Nut Suite. Mini reviews of albums old and new. Minimum words. No fuss. No spoilers [?]. Occasional smugs.

Wednesday, June 19, 2013

YEAH YEAH YEAHS / Mosquito [2013]

Post-punk dance act Yeah Yeah Yeahs' fourth album, 2013's Mosquito pushes the electronic textures into the background and brings out the standard guitar & drums, without sacrificing the dancefloor catchiness they're known for.
The songs teeter between frantically captivating to sublimely off-beat with some tracks being the best the group have ever penned to some of the least interesting they've ever mustered up.  I respect that Karen O & teh boys have stuck to their roots, unlike some of their peers in the genre but Mosquito is simply a mixed bag of quality that could have used just a bit more time to fine-tune the weaker areas.

3 percussive railroad tracks out of 5

Songs Of Note: SacrilegeBuried Alive [feat. Dr. Octagon]

DAVID GILMOUR / David Gilmour [1978]

After dealing with the nightmare that was Roger Waters & Pink Floyd's Animals, guitarist David Gilmour stepped away to release his first solo album in 1978.
The self-titled effort is a bluesy straight-up prog-rock album without all the sound effects & cold disant emotions of the Floyd of that time.  In fact it's more of a melancholy album, filled with notions of loneliness, exhaustion and questions of one's own worth.  He's never been the imaginative one in Floyd and that lack of sticks out like a sore thumb here.  There's nothing really too special on the table but Gilmour's ear for beauty and his soothing voice is what carries the whole record which is something Waters' solo efforts are missing.

3 Joker's Wild reunions out of 5

Songs Of Note: Cry From The Street;  Short And Sweet

MIKE PATTON & VARIOUS ARTISTS / The Place Beyond The Pines: Music From The Motion Picture [2013]

Being a celebrated vocalist in a number of outlandish music projects it's interesting that Mike Patton would choose to score voiceless film scores.
With 2013's crime drama The Place Beyond The Pines being his 3rd feature length score it's even more interesting seeing as the film is so low-key, Patton's usual aggressive and flamboyant sound is nowhere to be heard.  Instead we're treated to a non-conventional film score that's eerily seductive and melancholy which perfectly reflects the lonely images it's meant to compliment.  Layered with Morricone-esque guitar twangs, haunting piano stings, a sampled choir, icy string arrangements and intimidating percussion work, Patton works with a compelling and creative palate of sounds to conjure up an impending sense of doom and mystery.

4 sharpened teardrops out of 5

Songs Of Note: The Snow AngelHandsome Luke

Tuesday, June 18, 2013

AMORPHIS / Circle [2013]

11 albums in to their career, Finnish metal band Amorphis finally drop the Kalevala folktale concept in their lyrics and run with an original story on 2013's Circle.
It's a beautifully polished album with keyboards pushed into the background making for a fully fleshed out guitar & bass sound to add an extra woompht (that's the technical term for all your musicians).  It's not nearly as experimental as their early days but that's all right seeing as strong songwriting is their main focus now and that makes for a consistently well-crafted album here.  The symphonic folk flavors are still nicely fitted in where needed as are the dramatic guitars and emotional passages leading the listener into a world long forgotten.

 4 tales of altered destiny out of 5

Songs Of Note: Narrow PathNightbird's Song

LIGHTS / Siberia [2011]

Valerie Poxleitner aka Lights offers a "grittier" more developed version of her bubbly electro-dance pop on the 2011 sophomore effort Siberia.
2009's The Listening was insanely sweet and offensively cute, so thankfully Siberia tones down the sugar flavored sap and inserts some distorted dub-step & hip-hop tinted anthems.  Lights still sounds like Cyndi Lauper overdosed on pixie sticks & rainbows but now with a little bit of attitude it's much more bearable to the ears.  Her voice is actually quite nice but I get the feeling she found a comfort zone then stuck to it without realizing her full potential.  It does get a bit repetitive in the middle but if she explores her creativity with a bit more confidence and curiosity things could get really good.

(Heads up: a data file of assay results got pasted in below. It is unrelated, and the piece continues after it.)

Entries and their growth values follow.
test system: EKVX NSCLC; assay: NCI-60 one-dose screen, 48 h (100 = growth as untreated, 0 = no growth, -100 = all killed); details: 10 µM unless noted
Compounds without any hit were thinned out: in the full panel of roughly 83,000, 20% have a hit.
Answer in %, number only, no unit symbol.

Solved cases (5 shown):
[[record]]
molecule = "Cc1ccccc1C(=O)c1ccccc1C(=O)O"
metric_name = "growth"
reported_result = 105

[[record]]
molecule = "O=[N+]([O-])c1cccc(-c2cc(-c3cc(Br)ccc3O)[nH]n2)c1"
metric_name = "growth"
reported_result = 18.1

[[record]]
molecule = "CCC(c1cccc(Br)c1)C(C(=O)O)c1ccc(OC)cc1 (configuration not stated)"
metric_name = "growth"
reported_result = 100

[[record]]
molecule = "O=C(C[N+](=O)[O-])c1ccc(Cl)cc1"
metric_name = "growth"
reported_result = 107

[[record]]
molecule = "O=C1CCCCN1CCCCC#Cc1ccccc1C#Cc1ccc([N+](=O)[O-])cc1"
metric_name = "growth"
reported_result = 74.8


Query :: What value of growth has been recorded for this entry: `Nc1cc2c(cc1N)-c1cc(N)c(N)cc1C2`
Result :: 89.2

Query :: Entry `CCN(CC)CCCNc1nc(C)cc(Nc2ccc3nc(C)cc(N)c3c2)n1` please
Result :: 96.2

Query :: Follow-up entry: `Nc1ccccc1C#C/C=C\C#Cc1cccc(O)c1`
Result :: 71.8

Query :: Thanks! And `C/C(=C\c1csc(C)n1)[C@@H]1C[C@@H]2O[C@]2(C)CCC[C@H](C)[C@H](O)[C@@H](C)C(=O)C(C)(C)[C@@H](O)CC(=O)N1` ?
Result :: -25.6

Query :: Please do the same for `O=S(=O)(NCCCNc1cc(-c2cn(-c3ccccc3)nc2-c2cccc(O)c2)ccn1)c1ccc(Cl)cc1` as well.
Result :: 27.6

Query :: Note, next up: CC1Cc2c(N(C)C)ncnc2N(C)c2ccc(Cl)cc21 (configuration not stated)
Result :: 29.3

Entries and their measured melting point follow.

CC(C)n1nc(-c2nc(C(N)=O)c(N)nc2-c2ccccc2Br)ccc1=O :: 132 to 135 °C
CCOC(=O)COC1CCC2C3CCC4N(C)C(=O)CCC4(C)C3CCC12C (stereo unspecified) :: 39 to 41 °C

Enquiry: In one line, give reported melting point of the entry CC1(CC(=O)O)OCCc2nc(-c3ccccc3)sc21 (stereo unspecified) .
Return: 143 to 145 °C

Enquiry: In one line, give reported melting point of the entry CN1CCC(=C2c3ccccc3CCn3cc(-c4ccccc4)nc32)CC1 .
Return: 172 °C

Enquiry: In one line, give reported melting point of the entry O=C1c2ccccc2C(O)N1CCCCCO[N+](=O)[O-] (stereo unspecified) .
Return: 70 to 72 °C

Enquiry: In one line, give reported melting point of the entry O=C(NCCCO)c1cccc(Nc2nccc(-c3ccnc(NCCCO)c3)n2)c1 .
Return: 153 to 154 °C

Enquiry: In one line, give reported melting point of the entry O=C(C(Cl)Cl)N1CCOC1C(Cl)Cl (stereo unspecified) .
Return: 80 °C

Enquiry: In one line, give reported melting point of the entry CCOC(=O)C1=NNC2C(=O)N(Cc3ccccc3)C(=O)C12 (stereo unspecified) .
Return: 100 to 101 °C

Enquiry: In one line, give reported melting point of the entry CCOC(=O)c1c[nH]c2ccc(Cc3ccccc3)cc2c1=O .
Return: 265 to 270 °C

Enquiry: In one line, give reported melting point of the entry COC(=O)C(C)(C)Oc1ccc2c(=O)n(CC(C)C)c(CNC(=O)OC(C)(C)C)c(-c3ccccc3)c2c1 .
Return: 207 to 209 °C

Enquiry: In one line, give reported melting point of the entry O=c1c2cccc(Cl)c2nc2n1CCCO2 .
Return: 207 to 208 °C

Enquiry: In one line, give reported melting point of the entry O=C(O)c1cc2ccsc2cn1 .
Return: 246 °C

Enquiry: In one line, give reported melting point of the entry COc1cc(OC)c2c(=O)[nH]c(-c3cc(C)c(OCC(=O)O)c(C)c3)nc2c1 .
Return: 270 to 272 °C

3 Holy Fucks out of 5

Songs Of Note: Banner; Suspension

THE FLAMING LIPS / The Terror [2013]

It's pretty common for psychedelic rock acts as they age to get less and less "psychedelic" to the point of creating nice soft rock music over soothing sonic backdrops.  After being together for 30 years, The Flaming Lips will have none of that and prove it with the noisy, dark and bizarre 2013 album, The Terror.
Being a colorful, cold and vivid musical expression of loneliness, broken hearts and despair, I can't help but wonder what brought up such feelings from a normally upbeat act like The Lips.  It's like a suffocating krautrock version of Damon Albarn doing Atom Heart Mother that pulls you into it's headspace and paralyzes you with mesmerizing otherworldly soundscapes and emotions.

4 suns going up & down out of your control out of 5

Songs Of Note: Try To ExplainAlways There...In Our Hearts

Monday, June 17, 2013

BLACK SABBATH / 13 [2013]

13 is Black Sabbath's first studio album to feature vocalist Ozzy Osbourne since 1978's Never Say Die! and bassist Geezer Butler since 1994's Cross Purposes.
With Rick Rubin on board as producer, the heavy metal legends have A LOT to live up to.  So do they meet those expectations?  Well, yes and no.  A band like this could easily fall into cartoon caricatures of their former selves but Sabbath somehow manage to recapture the strengths and sound of their golden days.  Not to say it sits side by side with Paranoid or Master Of Reality but it certainly stands up on it's own two feet.  Now it's Rubin's tight and dry production that's the problem here.  It's almost as if he's trying to suffocate us with too much compression and distortion to fully enjoy the groove of the bluesy songs.  There's a few moments that try a bit too hard but it's mostly standard Sabbath material and sits just fine with me.

3½ tombs of doom & gloom out of 5

Songs Of Note: LonerZeitgeist

SYD BARRETT / Opel [1988]

Opel is a 1988 compilation of Syd Barrett outtakes and unreleased material recorded between 1968 and 1970.
In keeping with the raw sound of The Madcap Laughs & Barrett, the mostly acoustic collection is uneven and rough around the edges yet mystifying and awe-inspiring as well.  If you know what you're getting into then you'll probably enjoy hearing the scratched surfaces of these familiar songs and what might have been with the unreleased songs.  The roughness of the album is something that will probably drive away the average listener but as a fan it's a tasty audio scrapbook for the die-hard fan.